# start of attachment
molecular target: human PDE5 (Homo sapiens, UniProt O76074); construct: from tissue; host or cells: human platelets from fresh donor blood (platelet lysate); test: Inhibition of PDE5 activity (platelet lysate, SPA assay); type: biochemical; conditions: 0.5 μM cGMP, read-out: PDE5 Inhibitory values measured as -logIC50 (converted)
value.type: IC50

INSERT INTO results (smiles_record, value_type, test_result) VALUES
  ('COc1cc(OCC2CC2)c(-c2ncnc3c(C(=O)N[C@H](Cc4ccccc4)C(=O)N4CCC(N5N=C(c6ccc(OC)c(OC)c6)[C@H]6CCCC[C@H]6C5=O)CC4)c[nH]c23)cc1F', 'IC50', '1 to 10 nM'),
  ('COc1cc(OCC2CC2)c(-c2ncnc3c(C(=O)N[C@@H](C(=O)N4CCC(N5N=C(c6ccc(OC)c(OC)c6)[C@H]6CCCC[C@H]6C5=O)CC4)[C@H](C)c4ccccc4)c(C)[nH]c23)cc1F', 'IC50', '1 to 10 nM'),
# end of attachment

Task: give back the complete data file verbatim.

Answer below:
molecular target: human PDE5 (Homo sapiens, UniProt O76074); construct: from tissue; host or cells: human platelets from fresh donor blood (platelet lysate); test: Inhibition of PDE5 activity (platelet lysate, SPA assay); type: biochemical; conditions: 0.5 μM cGMP, read-out: PDE5 Inhibitory values measured as -logIC50 (converted)
value.type: IC50

INSERT INTO results (smiles_record, value_type, test_result) VALUES
  ('COc1cc(OCC2CC2)c(-c2ncnc3c(C(=O)N[C@H](Cc4ccccc4)C(=O)N4CCC(N5N=C(c6ccc(OC)c(OC)c6)[C@H]6CCCC[C@H]6C5=O)CC4)c[nH]c23)cc1F', 'IC50', '1 to 10 nM'),
  ('COc1cc(OCC2CC2)c(-c2ncnc3c(C(=O)N[C@@H](C(=O)N4CCC(N5N=C(c6ccc(OC)c(OC)c6)[C@H]6CCCC[C@H]6C5=O)CC4)[C@H](C)c4ccccc4)c(C)[nH]c23)cc1F', 'IC50', '1 to 10 nM'),